In 2009, the Association of Research Libraries urged its members to stop agreeing to nondisclosure agreements on pricing of journal packages, finding that these pacts were undercutting the ability of universities to negotiate fair deals. The Cornell University Library has now taken a public stand consistent with the ARL recommendation. A statement posted on the library website explains: "Occasionally in licenses governing electronic resources, publishers will request that the Cornell University Library (CUL) treat the subscription price as confidential information and not disclose it to third parties. In the past, some libraries have tolerated these clauses in the belief that they might result in a lower cost. This, however, is a position that CUL can no longer accept. It has become apparent to the library community that the anticompetitive conduct engaged in by some publishing firms is in part a result of the inclusion of nondisclosure agreements in contracts."
Higher Education Quick Takes
Matthew Cucchiaro, a graduate student at the University of Colorado at Boulder, has resigned from his position as diversity director of the student government after the dean of students approached him with concerns about a blog post, The Boulder Daily Camera reported. Officials at the student government confirmed that Cucchiaro was asked to resign and did so. The post, which Cucchiaro said was "clearly satirical," ran on his blog, StupidHumanBeings.com. In the post (currently labeled as satire), he identifies women as that day's "stupid" subject for the blog. Part of the post: "Guys, I don’t need to tell you this: women are not as smart as men. Now before all you chicks look up from your gossip mags and yammer on and on as you do about how that’s sexist, I don’t mean all women – I’m sure there are a couple of heffers in congress or the senate who are about on par with the average male. Also, that Asian character on Grey’s Anatomy knows some big words but she obviously doesn’t count because … well, she’s Asian. In your defense, look at who your options are for role models on TV: Tyra Banks, the cast of Friends, The Hills, Sex and the City, and women on Lifetime."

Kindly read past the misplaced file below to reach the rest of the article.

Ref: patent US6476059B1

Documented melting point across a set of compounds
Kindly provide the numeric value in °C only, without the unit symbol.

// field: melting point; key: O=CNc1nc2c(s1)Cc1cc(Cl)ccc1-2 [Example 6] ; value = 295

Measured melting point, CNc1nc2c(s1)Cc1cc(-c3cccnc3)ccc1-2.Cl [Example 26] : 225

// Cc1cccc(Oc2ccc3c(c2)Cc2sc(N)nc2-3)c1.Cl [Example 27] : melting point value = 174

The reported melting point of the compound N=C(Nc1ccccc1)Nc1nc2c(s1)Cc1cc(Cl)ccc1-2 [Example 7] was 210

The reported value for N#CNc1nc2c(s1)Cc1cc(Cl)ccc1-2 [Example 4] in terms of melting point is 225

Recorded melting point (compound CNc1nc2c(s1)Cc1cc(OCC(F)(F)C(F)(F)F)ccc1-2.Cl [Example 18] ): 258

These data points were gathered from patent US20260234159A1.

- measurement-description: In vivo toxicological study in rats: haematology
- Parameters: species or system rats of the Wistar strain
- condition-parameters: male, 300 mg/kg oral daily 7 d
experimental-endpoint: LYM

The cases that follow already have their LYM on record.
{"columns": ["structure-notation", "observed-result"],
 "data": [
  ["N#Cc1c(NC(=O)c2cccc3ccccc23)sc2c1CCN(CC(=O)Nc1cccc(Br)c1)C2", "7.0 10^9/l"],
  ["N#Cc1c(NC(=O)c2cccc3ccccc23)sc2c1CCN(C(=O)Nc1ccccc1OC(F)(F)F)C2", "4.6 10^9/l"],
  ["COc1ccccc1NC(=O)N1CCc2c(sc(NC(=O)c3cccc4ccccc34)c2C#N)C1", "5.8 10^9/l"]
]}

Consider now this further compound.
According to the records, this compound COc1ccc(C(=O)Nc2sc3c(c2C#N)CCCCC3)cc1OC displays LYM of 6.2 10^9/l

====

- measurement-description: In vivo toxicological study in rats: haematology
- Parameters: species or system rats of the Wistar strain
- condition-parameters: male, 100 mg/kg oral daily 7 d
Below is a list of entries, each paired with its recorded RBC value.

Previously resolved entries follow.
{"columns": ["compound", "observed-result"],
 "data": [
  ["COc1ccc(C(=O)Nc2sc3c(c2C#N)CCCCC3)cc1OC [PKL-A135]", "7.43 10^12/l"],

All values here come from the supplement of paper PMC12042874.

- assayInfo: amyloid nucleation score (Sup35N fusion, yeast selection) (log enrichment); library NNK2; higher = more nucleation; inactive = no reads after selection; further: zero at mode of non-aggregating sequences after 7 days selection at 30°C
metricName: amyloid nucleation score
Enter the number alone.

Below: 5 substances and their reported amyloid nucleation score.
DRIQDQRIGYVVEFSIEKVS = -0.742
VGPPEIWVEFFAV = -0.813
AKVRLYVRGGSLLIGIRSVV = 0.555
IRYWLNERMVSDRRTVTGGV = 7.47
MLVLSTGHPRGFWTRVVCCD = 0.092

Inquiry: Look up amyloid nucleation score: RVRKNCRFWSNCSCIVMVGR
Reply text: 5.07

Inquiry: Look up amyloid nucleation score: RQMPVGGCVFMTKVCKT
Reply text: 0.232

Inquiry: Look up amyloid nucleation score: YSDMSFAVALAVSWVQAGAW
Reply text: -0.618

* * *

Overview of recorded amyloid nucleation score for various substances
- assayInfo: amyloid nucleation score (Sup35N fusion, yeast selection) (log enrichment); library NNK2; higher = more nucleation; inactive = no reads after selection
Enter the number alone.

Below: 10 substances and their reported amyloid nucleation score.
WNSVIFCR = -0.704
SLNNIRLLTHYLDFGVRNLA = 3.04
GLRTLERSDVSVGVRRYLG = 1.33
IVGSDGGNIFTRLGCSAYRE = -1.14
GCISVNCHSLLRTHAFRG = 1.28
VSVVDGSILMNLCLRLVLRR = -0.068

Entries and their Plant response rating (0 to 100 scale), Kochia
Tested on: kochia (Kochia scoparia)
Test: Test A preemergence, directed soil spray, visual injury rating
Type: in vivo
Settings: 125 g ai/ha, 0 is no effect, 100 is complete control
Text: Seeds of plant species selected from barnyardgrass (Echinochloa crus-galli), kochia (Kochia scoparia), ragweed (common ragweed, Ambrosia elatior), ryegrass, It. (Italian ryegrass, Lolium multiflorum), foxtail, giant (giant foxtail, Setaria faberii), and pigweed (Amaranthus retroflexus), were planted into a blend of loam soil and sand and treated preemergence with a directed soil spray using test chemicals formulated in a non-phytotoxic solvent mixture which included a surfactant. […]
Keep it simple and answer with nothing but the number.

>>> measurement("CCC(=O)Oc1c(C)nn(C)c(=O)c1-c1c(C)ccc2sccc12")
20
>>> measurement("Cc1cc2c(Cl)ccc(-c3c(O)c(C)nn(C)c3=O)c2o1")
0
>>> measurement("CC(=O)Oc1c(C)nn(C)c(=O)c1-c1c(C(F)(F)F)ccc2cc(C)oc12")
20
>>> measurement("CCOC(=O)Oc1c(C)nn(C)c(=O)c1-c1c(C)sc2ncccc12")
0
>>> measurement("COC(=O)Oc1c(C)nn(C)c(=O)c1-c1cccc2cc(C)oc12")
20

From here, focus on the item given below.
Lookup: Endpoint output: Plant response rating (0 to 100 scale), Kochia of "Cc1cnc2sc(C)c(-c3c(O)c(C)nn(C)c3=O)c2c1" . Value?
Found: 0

A Texas state representative has filed legislation that would bar public colleges from penalizing students or faculty members based on their research or beliefs that reject evolution, The Fort Worth Star-Telegram reported. It is unclear what impact the bill would have on grading. Anti-evolution groups say that academic freedom should allow people to argue that evolution is not accurate, despite the consensus among scientists.
A teaching assistant at Canada's York University has apologized for critical comments she posted on her Facebook page about her students, The Toronto Star reported. The comments, now removed, said: “My student’s papers are making me dumber, so very stupid; by the minute. Please, make them, stop. They are infecting me with there huge and apparent stupidity, and I fear they will start to effect in my opinion the way I myself right papers (sic).”
Alexandra Wallace, who made a now notorious video mocking and complaining about Asian students, announced Friday that she is leaving the University of California at Los Angeles, because of death threats and ostracism, the Los Angeles Times reported. She has apologized several times for the video and did so again in announcing her departure. Also on Friday, UCLA announced that while it had denounced the video, it had no plans to take disciplinary action against Wallace because her actions did not violate the campus code of conduct.